Caveat emptor: let the buyer beware.
It's not often that a legal phrase enters the common vernacular -- and it happens even less often when that phrase is in Latin. But this one has, and for good reason: it's great advice. Whenever you make any kind of purchase, you should be wary of who's selling it to you -- and why. The phrase even applies to legal funding: let the buyer -- the funder -- beware the seller -- the attorney or litigant seeking funding.
There's no doubt about it: there are a lot of risks to consider when making a legal funding "purchase" -- which is one of the reasons why legal funding will always be relatively expensive, compared to traditional financing options.
We usually consider the risks that plaintiffs face when we think of legal funding, but funders themselves often have immense risks to consider. One such risk is the potential for an information asymmetry that favors the litigant or attorney. That is, when the seller -- a litigant or attorney -- has vital information that the buyer -- the funding company or investor -- doesn't. Caveat emptor, indeed.
Consider this example:
A plaintiff with a motor vehicle accident case seeks legal funding. He knows that the accident was actually his fault, and that his injuries were not as bad as he claims. He understands that his case may end in his favor if nobody realizes the truth, but he may want to hedge his bet now, in case someone does find out and he has no recovery. Since legal funding is non-recourse, he could, feasibly, receive an advance and never have to pay it back.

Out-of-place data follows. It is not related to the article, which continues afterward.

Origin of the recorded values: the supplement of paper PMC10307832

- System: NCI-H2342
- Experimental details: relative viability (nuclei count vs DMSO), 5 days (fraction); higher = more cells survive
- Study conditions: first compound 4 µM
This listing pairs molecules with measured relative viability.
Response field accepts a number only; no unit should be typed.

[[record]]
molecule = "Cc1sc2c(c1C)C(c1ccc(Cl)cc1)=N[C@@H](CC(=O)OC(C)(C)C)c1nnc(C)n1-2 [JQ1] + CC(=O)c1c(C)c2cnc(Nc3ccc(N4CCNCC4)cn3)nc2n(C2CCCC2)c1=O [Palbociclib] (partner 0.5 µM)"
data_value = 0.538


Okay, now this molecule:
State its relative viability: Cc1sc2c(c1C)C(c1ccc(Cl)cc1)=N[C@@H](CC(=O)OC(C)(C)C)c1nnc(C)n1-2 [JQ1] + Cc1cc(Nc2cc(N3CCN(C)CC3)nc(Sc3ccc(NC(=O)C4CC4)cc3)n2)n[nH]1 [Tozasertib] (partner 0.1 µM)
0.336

Sounds like a win-win for him -- and a legal funder's nightmare.
Unlike some types of investments, evaluating a legal funding investment is primarily a qualitative endeavor. And the earlier on in the case, the less the facts have been established, the more opportunity there is for people to take advantage.
This is one reason that many legal funding companies only advance very little amounts early in a case, or else wait for a case's facts to become established before making a funding decision at all.
Of course, contingency attorneys also have a similar risk when they take on a new client. While legal funders invest their money in cases, contingency attorneys invest their time. Not only that, but contingency attorneys often take cases right when the incident happens - when the risk of disinformation or misinformation is the highest.
However, unlike funders, who can only get their money back if a case succeeds, attorneys oftentimes have options to cut their loses as soon as they find out facts that were not entirely disclosed to them.
Information asymmetry not only affects the funding of individual cases, but affects the legal funding market as a whole.
The risk that any given funding will be based on bad information drives up rates for all funding. And there's virtually no market at all for securitizing legal funding contracts - ironically in large part because potential buyers of those tranches of contracts are worried about what the legal funding companies who originated those fundings know that they don't.
To paraphrase the Greek philosopher Socrates, "You can't know what you don't know."
And he never even had to evaluate a lawsuit.
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